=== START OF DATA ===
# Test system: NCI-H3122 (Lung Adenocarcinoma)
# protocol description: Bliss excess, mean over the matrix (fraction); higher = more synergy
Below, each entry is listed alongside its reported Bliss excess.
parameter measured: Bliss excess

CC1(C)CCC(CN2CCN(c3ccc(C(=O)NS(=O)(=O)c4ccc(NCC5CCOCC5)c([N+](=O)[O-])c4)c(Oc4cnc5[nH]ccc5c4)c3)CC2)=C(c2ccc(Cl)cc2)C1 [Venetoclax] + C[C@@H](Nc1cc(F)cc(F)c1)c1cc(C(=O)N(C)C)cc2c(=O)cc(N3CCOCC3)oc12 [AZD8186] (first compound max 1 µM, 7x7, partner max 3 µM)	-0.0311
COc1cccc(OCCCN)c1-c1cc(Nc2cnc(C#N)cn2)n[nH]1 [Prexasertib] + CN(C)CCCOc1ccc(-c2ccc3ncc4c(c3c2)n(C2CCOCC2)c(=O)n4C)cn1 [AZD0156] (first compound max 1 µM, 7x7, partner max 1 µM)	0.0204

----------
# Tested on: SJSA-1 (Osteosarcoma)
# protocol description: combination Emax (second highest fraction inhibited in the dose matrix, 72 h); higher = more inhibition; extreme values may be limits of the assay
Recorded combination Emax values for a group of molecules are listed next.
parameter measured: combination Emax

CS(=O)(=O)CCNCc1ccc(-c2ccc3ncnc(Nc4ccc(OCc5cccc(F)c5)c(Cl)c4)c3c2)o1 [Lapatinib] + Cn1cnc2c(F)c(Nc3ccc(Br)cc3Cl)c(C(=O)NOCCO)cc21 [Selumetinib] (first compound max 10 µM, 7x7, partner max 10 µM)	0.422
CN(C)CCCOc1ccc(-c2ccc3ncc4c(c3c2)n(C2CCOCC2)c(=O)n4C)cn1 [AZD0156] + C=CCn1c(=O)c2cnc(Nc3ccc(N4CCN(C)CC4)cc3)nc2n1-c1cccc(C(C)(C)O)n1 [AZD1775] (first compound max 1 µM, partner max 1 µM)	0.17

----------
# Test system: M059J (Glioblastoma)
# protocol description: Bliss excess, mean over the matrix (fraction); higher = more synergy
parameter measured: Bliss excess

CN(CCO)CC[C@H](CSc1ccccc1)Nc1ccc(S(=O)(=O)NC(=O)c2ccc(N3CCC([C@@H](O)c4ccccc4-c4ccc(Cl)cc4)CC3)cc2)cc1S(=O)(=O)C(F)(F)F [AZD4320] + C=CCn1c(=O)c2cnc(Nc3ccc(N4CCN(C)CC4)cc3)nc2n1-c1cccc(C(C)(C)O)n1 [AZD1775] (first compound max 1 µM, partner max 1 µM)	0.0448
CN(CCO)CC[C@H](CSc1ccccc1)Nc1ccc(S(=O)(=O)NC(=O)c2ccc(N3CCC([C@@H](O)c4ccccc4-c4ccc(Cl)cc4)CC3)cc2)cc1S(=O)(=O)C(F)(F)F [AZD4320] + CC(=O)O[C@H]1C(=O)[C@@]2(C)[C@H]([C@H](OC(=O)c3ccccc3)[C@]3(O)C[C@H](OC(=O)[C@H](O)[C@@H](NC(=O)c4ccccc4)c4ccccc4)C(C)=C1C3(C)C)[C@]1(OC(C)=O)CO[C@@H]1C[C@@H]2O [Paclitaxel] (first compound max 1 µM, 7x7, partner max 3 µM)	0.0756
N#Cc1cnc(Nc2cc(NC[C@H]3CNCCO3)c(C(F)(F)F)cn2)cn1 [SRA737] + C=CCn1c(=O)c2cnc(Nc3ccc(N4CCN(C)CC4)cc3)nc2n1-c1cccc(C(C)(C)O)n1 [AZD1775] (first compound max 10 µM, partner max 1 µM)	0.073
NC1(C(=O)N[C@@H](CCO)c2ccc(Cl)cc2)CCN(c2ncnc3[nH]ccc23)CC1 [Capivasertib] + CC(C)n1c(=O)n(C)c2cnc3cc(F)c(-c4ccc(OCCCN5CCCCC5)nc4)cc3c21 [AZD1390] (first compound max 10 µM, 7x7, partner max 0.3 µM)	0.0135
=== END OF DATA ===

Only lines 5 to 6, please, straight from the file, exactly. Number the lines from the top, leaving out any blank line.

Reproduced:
CC1(C)CCC(CN2CCN(c3ccc(C(=O)NS(=O)(=O)c4ccc(NCC5CCOCC5)c([N+](=O)[O-])c4)c(Oc4cnc5[nH]ccc5c4)c3)CC2)=C(c2ccc(Cl)cc2)C1 [Venetoclax] + C[C@@H](Nc1cc(F)cc(F)c1)c1cc(C(=O)N(C)C)cc2c(=O)cc(N3CCOCC3)oc12 [AZD8186] (first compound max 1 µM, 7x7, partner max 3 µM)	-0.0311
COc1cccc(OCCCN)c1-c1cc(Nc2cnc(C#N)cn2)n[nH]1 [Prexasertib] + CN(C)CCCOc1ccc(-c2ccc3ncc4c(c3c2)n(C2CCOCC2)c(=O)n4C)cn1 [AZD0156] (first compound max 1 µM, 7x7, partner max 1 µM)	0.0204